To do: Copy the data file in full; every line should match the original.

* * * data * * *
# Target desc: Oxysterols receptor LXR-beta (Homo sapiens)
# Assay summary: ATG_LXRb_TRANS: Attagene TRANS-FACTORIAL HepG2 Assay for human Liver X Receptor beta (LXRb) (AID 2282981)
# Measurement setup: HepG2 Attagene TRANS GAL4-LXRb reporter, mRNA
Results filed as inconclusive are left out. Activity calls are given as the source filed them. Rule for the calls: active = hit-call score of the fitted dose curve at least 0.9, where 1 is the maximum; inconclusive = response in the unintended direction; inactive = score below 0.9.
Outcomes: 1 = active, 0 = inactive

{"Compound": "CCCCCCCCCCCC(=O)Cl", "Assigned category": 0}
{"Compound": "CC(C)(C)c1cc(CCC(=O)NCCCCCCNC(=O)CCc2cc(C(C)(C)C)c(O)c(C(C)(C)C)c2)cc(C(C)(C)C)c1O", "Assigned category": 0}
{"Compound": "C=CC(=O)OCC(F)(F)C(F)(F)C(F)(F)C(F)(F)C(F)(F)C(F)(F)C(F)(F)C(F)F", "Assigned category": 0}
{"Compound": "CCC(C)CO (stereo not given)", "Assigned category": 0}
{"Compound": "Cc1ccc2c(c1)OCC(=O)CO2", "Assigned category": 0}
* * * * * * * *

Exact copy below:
# Target desc: Oxysterols receptor LXR-beta (Homo sapiens)
# Assay summary: ATG_LXRb_TRANS: Attagene TRANS-FACTORIAL HepG2 Assay for human Liver X Receptor beta (LXRb) (AID 2282981)
# Measurement setup: HepG2 Attagene TRANS GAL4-LXRb reporter, mRNA
Results filed as inconclusive are left out. Activity calls are given as the source filed them. Rule for the calls: active = hit-call score of the fitted dose curve at least 0.9, where 1 is the maximum; inconclusive = response in the unintended direction; inactive = score below 0.9.
Outcomes: 1 = active, 0 = inactive

{"Compound": "CCCCCCCCCCCC(=O)Cl", "Assigned category": 0}
{"Compound": "CC(C)(C)c1cc(CCC(=O)NCCCCCCNC(=O)CCc2cc(C(C)(C)C)c(O)c(C(C)(C)C)c2)cc(C(C)(C)C)c1O", "Assigned category": 0}
{"Compound": "C=CC(=O)OCC(F)(F)C(F)(F)C(F)(F)C(F)(F)C(F)(F)C(F)(F)C(F)(F)C(F)F", "Assigned category": 0}
{"Compound": "CCC(C)CO (stereo not given)", "Assigned category": 0}
{"Compound": "Cc1ccc2c(c1)OCC(=O)CO2", "Assigned category": 0}